A year ago, at the launch of COP26's Private Finance Agenda, David Attenborough called on the finance sector to take the lead on climate action and nature protection. He has since laid out the shocking reduction in wilderness between the 1930s to today in his 2020 Netflix documentary. In parallel, the COVID-19 pandemic has made the link between biodiversity and financial risk ever more clear.
With more than half of the world's total gross domestic product dependent on natural resources, this is not just an ecological crisis, but an economic one too. The latest Terra Carta announcement by HRH Prince Charles reflects the urgent need for financial institutions to build resilience to future disruptions by measuring and disclosing the biodiversity impacts of their products and services.
The industry has taken note: initiatives such as the Taskforce on Nature-related Financial Disclosures aim to redirect financial capital flows towards activities which allow nature and the planet to flourish. Others focus on the risk management of natural capital, forests and biodiversity and represent a broader movement towards analysing and investing into ecosystem services. These include the likes of the Investor Initiative for Sustainable Forests and the Finance for Biodiversity Pledge.
In the realm of disclosures, the CDP questionnaire for financial services will be expanded to include questions on the impact of financing and investments on water and forests. However, despite high-profile announcements and conservation-related projects drawing larger amounts of investor money, biodiversity remains a relatively new topic for the mainstream financial sector to get to grips with.
Sustainable finance datasets, metrics and tools that measure carbon emissions are quickly moving to business-as-usual for many finance professionals. A sustainable finance professional once described carbon emissions data to me using a whisky analogy: while the information on emissions data still needs some time to mature in a good quality barrel before it is the perfect drop, it can be consumed with appropriate instructions. Using this analogy, biodiversity datasets, metrics and tools are still in the distillation process for most mainstream financial institutions!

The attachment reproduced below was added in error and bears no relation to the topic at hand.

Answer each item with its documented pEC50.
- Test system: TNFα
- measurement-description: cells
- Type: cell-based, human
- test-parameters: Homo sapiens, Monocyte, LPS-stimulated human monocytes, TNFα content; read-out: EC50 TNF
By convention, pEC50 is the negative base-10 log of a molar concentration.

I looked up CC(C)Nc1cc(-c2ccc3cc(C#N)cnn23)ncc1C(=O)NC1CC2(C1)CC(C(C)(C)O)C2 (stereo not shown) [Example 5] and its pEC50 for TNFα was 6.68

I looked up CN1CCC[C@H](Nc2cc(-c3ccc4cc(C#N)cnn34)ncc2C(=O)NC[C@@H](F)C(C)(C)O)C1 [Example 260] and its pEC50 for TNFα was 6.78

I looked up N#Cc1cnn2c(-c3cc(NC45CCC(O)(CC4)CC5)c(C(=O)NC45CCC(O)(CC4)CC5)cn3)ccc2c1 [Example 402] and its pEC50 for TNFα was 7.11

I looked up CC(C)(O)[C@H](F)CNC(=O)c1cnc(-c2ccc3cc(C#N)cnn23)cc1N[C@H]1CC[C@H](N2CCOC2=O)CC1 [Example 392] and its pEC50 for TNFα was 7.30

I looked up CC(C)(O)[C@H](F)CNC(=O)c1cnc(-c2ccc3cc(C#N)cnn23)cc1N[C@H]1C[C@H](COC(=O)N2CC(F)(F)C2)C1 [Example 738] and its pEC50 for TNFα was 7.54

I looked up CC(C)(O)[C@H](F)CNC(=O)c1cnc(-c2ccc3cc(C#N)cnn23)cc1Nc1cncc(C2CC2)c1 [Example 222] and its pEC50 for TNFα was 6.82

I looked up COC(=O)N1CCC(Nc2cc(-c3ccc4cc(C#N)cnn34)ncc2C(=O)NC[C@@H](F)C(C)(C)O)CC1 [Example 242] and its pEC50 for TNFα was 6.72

Three areas which give some clues about the final taste of the firewater are described below.
These new developments to better measure and understand the commercial risks and opportunities related to biodiversity are incredibly timely – and challenging. For some finance professionals, the growing demand to consider and disclose biodiversity impacts could become another set of actions to add to an ever-expanding sustainability 'to do' list. Carbon emissions are not yet fully embedded in organisations, and improvements in sustainability reporting will take time to mature.
Financial institutions should take this challenge as an opportunity to grow their talent pool, as more professionals are drawn towards sustainable finance and purpose-driven work. Adequate resources for finance teams should be part of the financial sector's response to sustainability challenges. This extends from examining their own activities, to looking more closely at those of the companies that they directly finance.
Trista Bridges and Donald Eubank, principles of the sustainable business advisory firm Read the Air and co-authors of "Leading Sustainably", see the reduction in biodiversity as an existential issue for many businesses. "It is critical that companies, particularly those in the food, beverages, ingredients, agricultural, cosmetics and fashion sectors, take this reduction in biodiversity very seriously," say Bridges and Eubank. "Over-farming, over-fishing and industrialized agriculture may take our ecosystem to the point of no return. Such resource destruction will result in long-term negative impact to their own businesses, and most likely expose them to the kinds of legal challenges that we are now witnessing the fossil fuel industry face in response to the climate crisis."
Biodiversity is a risk with many direct and indirect connections with both climate change and the financial resilience of companies. We still live in a world where our planet's precious natural resources, from trees and plants to tigers and rhinos, have a higher financial value when dead rather than alive. Understanding the positive and negative biodiversity impacts related to investing and lending opens up new, attractive opportunities to provide services and products aligned with the wellbeing of our wildlife and our communities. By doing this, we can finally start to value nature properly and leave our precious natural world in a fit state for generations to come.
Find out more about, Rebecca Self will be speaking about biodiversity and finance on a podcast in the first quarter of the year, more information to follow.